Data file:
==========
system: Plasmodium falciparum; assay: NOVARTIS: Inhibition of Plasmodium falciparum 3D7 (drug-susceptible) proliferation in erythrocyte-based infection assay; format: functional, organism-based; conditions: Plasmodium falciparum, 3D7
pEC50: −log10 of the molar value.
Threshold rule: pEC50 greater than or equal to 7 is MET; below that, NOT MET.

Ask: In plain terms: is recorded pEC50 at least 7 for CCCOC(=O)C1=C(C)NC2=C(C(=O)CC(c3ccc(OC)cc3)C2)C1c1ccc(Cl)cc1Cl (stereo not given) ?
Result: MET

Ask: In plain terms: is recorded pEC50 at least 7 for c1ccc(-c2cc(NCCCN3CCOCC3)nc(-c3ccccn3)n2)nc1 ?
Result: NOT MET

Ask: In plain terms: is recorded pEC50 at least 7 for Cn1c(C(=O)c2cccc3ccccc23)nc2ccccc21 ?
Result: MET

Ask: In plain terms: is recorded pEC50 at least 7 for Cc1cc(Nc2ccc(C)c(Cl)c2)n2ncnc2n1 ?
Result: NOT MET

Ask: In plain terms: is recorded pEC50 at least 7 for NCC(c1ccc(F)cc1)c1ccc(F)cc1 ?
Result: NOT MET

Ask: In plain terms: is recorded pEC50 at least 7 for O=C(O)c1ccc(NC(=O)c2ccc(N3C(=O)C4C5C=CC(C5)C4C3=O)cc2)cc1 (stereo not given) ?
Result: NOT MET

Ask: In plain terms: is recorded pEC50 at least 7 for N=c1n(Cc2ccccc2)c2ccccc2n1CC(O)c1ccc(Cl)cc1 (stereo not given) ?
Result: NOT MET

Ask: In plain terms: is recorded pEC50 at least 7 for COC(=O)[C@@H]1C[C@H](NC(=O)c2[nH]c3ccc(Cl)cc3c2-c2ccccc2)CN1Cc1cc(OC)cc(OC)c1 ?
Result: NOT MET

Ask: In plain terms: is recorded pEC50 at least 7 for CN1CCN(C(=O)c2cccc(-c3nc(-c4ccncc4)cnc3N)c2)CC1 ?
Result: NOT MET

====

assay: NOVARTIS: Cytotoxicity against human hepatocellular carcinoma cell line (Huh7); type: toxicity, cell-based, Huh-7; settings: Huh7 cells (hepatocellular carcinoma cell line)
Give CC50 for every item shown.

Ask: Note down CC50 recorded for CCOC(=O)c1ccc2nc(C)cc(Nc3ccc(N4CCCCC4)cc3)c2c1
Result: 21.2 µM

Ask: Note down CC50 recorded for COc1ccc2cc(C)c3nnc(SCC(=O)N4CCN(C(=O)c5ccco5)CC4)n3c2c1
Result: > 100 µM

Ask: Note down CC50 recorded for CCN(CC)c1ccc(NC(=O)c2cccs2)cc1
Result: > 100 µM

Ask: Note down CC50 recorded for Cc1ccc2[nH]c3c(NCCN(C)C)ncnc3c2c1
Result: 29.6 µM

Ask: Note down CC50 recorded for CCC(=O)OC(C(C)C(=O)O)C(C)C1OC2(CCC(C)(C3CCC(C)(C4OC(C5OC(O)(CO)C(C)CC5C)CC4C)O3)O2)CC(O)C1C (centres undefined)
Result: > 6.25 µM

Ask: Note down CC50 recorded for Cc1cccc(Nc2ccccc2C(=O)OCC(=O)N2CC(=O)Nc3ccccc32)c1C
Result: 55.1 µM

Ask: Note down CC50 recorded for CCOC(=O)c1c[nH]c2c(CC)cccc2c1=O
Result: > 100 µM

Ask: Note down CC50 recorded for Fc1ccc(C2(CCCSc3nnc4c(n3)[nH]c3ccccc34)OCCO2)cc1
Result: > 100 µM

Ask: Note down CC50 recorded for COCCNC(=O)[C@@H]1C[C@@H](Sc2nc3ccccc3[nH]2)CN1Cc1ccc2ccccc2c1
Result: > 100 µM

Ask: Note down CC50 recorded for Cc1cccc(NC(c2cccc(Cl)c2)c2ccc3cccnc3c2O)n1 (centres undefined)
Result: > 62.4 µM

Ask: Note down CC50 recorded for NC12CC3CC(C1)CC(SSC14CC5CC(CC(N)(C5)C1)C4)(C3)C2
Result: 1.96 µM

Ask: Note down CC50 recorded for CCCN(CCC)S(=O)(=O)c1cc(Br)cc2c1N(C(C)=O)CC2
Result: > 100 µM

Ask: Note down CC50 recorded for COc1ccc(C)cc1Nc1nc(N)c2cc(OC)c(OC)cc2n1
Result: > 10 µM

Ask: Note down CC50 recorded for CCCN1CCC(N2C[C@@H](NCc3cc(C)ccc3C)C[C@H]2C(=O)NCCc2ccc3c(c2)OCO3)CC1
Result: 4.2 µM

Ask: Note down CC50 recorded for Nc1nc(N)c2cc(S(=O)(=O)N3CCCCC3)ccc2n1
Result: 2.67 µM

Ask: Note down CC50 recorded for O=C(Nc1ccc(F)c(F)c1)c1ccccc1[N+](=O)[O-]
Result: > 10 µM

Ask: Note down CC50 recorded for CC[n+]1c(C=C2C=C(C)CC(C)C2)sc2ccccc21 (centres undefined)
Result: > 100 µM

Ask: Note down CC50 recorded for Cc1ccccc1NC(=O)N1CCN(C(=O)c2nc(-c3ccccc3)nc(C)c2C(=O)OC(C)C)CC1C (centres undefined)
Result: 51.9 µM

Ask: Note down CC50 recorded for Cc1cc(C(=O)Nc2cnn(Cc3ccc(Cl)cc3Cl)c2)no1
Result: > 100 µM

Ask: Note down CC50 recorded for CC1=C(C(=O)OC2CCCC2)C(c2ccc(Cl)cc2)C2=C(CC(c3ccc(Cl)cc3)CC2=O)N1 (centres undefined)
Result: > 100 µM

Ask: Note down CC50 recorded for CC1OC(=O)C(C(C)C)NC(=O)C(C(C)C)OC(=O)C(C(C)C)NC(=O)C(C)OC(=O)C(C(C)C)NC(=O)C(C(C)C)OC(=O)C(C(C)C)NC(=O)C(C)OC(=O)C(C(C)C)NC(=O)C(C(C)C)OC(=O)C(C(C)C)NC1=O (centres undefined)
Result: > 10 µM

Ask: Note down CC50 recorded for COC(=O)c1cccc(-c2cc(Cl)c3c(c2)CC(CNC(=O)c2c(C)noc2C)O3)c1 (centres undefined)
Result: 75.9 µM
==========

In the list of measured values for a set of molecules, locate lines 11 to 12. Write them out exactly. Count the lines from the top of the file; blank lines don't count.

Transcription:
Result: NOT MET

Ask: In plain terms: is recorded pEC50 at least 7 for NCC(c1ccc(F)cc1)c1ccc(F)cc1 ?